Killers of the Flower Moon: The Osage Murders and the Birth of the FBI by David Grann

I believe I first learned of this book when I saw a review of it on Bookshelf Fantasies. Since then, it’s been a book I’ve often heard about and one that I hope to read soon.

Light the Dark: Writers on Creativity, Inspiration, and the Artistic Process ed. by Joe Fassler

I’d banned myself from purchasing books on writing until I read the unread ones I own, but I couldn’t pass up this one when I saw it. I was weak. I bought it.

How Long ’til Black Future Month? by N.K. Jemisin

A book of short stories by sci-fi/fantasy writer N.K. Jemisin, who’s the author of the The Fifth Season and The Hundred Thousand Kingdoms. I read a review of the book somewhere…probably NPR…that made me want to check it out. When I picked it up in the bookstore, I read the first sentence of the intro/foreword and had to buy it. Plus, I love the cover!

Snow & Rose by Emily Winfield Martin (illus.)

I don’t know much about this book, but I think it’s based on, or is inspired by fairytales. I bought it because I like the illustration style.

The Garden of Evening Mists by Tan Twan Eng

I’ve always wanted to get this book and finally I own it. I listened to a BBC World Book Club interview with the author that made me crave to try his work. I think I’ll like it. I hope I do.

Avatar: The Last Airbender: The Promise by Bryan Konietzko, Michael Dante DiMartino, Gene Luen Yang, illus. by Gurihiru

I can’t wait to read this! I’m a huge fan of Avatar: The Last Airbender TV show and have always intended to get the comics, but when I heard of these library editions of the comics, I decided to get them instead. They are hardback and include several issues of the comics. But the reason why I wanted this edition is because the creators of the story include comments in the margin about the story and what inspired them and such. So I’m looking forward to reading the margin.

Wow, that was a lot of physical books I purchased! A book lover working in a bookstore is like a kid locked in a candy store. I grabbed all the things. Everything caught my eye and this bit of books was me reining myself in from purchasing every single book I see, lol.


Free

#ParkingLotBookSwap

I attended a cool lil’ meetup of several book bloggers/instagrammers in DC and picked up these three books:

A Wrinkle in Time by Madeleine L’Engle

It says “trilogy” on the cover above but the edition I have contains only the first book. i haven’t watched the movie yet and have never read the story, so I’m glad I now own the book.

The Tea Girl of Hummingbird Lane by Lisa See

I don’t know much about this one either, but I’ve heard it’s a good read, the prose is great, and plus it has tea so I’m sure to enjoy it. Anyway, I’ve wanted to read it, so I picked it up.

The Sellout by Paul Beatty

Oh man! I was so excited when I saw this one at the book swap. I grabbed it immediately. I’ve since forgotten the bit of details I knew about it but I know it’s a satire and I’m so looking forward to reading it.


Library books

Digital

The Stand by Stephen King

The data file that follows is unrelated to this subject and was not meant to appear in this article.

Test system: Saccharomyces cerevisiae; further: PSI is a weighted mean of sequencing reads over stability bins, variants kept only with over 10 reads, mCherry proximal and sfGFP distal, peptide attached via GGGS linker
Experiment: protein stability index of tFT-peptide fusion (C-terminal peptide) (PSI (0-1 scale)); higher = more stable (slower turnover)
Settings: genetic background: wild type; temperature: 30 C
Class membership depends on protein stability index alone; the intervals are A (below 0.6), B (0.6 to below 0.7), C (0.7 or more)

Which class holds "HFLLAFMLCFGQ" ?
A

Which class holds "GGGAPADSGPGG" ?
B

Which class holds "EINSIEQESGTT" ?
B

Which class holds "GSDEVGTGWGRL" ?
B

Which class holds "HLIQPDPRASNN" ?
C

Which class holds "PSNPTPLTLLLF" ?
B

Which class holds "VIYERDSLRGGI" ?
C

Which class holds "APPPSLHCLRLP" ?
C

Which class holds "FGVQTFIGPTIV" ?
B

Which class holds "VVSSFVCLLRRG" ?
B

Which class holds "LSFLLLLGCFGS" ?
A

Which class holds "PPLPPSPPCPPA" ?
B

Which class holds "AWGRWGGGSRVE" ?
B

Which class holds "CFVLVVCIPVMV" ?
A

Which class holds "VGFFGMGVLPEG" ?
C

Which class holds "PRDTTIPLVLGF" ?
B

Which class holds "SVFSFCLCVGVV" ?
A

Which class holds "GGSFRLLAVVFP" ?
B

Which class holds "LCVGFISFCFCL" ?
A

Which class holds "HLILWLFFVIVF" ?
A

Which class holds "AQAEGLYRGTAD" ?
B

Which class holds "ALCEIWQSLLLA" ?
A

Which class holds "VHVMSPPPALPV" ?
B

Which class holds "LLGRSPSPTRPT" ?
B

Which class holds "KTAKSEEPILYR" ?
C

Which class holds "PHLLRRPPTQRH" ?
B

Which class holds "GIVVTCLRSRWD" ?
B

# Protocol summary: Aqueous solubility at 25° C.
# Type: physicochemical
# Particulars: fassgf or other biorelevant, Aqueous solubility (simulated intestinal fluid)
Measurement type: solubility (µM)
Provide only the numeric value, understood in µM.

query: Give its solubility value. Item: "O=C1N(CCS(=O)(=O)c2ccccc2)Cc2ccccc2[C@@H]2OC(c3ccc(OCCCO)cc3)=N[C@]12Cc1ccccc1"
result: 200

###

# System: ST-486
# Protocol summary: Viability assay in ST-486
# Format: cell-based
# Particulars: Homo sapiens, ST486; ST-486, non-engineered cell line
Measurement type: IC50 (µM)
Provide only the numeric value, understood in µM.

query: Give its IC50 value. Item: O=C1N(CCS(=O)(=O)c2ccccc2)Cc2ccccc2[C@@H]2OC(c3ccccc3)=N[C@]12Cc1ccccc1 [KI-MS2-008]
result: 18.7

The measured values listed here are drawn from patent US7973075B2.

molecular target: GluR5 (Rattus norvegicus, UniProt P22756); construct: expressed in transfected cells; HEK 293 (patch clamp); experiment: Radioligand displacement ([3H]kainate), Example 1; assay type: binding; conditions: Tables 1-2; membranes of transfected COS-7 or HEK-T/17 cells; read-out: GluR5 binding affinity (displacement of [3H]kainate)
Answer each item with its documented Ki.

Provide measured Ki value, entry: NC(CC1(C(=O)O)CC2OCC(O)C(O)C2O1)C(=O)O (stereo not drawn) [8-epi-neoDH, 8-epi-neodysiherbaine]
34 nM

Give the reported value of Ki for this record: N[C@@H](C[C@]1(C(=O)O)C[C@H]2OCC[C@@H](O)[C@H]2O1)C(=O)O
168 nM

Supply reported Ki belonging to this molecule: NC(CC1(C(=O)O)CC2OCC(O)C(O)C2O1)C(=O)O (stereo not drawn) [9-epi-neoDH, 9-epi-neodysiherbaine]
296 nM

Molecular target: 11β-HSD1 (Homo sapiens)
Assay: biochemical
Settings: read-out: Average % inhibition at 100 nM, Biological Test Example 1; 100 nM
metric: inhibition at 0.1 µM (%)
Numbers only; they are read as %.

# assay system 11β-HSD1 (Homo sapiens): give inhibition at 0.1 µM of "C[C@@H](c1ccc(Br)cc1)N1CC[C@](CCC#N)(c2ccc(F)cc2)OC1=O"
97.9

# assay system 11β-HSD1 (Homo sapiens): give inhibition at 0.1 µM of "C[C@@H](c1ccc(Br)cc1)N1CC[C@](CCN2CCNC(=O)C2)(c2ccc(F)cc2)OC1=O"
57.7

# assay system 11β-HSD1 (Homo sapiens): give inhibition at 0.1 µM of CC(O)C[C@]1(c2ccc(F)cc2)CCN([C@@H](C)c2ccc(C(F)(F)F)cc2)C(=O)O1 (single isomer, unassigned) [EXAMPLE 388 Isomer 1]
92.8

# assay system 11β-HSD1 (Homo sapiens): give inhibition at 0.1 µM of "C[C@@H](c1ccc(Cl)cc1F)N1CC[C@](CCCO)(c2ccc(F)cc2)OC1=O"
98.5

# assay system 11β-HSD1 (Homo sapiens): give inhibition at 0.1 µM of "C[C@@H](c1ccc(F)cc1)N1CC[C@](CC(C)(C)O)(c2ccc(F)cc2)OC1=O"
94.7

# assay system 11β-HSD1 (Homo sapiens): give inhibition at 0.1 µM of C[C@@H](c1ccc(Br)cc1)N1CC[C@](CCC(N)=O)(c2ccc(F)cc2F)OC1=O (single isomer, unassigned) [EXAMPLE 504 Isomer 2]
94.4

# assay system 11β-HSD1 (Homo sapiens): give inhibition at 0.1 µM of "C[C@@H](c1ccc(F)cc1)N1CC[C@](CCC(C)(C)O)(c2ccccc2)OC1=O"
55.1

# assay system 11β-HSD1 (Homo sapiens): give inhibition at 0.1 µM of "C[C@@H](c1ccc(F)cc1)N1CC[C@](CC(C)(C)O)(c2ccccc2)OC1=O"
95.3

Ugh! This one is a struggle. It’s so long and meandering; it annoys me. It took a while for me to get into the story, but now I’m interested and am actually concerned about the characters. However, I am tired of all the tangents.

Physical

So… I borrowed physical books from the library back in early October but things got so buy that I had to return them without reading them. I wasn’t going to include them here at first, but it’s highly probable that I will check them out next year to read. I’m including them to remind myself…next year.

How Are You Going to Save Yourself by J.M. Holmes

Seems to be a book of short stories about being a young Black man in America. I picked it up at random at the library.

Brazen: Rebel Ladies Who Rocked the World by Pénélope Bagieu (illus.)

I wanted to read this because of the pretty illustrations.

The ABC Murders by Agatha Christie

I read Murder on the Orient Express a year or two ago and thought it was okay but wasn’t blown away by it. When I borrowed this, I was in the mood to try another Agatha Christie novel. I’ll borrow it again when I get the chance.

The Great God Pan and Other Horror Stories by Arthur Machen

I was drawn to this book because of its bright, beautiful yellow cover. When I read in the intro/foreword that Arthur Machen’s stories had inspired H.G. Lovecraft, Guillermo del Toro, and Stephen King, I was even more interested in reading it. Unfortunately, I didn’t get the time to read it all. I’ll have to return to it.


That’s it for this book haul.

Let me know if you’ve tried any of the books above.

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Amy’s Tea Book Tag

“When in doubt, do a book tag.”

— That’s my motto, lol. I haven’t had a chance to draft a post, so I decided to do something quick, i.e. a book tag. 😀

Amy’s Tea Book Tag was created by Amy, a booktuber at From the Dusty Bookshelf. And since it’s now cold, this tag is fitting for this time of year.

Double Bergamot Earl Grey: A robust, deep, intellectual, and flavourful book

I had a very hard time thinking of an answer for this one. I kept thinking that I haven’t read a book that fits all those adjectives at once, but I was overthinking (…I think). Though this is a YA novel, I think it fits this category well:

The Monstrumologist by Rick Yancey